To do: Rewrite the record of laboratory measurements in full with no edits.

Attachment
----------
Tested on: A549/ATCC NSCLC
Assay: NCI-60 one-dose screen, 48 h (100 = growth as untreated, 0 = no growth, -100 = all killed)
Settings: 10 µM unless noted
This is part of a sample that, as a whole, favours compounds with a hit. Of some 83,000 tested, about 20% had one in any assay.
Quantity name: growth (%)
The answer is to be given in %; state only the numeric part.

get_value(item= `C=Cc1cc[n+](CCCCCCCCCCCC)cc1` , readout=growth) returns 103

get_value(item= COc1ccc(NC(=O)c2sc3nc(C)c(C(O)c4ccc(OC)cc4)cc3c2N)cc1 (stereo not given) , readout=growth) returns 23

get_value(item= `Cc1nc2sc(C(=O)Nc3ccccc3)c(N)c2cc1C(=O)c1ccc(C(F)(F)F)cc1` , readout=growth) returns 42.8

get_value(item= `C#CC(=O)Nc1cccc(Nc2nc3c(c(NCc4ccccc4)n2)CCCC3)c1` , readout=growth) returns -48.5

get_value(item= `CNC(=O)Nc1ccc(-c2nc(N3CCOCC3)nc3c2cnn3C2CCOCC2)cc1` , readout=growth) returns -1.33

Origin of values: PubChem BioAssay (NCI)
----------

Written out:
Tested on: A549/ATCC NSCLC
Assay: NCI-60 one-dose screen, 48 h (100 = growth as untreated, 0 = no growth, -100 = all killed)
Settings: 10 µM unless noted
This is part of a sample that, as a whole, favours compounds with a hit. Of some 83,000 tested, about 20% had one in any assay.
Quantity name: growth (%)
The answer is to be given in %; state only the numeric part.

get_value(item= `C=Cc1cc[n+](CCCCCCCCCCCC)cc1` , readout=growth) returns 103

get_value(item= COc1ccc(NC(=O)c2sc3nc(C)c(C(O)c4ccc(OC)cc4)cc3c2N)cc1 (stereo not given) , readout=growth) returns 23

get_value(item= `Cc1nc2sc(C(=O)Nc3ccccc3)c(N)c2cc1C(=O)c1ccc(C(F)(F)F)cc1` , readout=growth) returns 42.8

get_value(item= `C#CC(=O)Nc1cccc(Nc2nc3c(c(NCc4ccccc4)n2)CCCC3)c1` , readout=growth) returns -48.5

get_value(item= `CNC(=O)Nc1ccc(-c2nc(N3CCOCC3)nc3c2cnn3C2CCOCC2)cc1` , readout=growth) returns -1.33

Origin of values: PubChem BioAssay (NCI)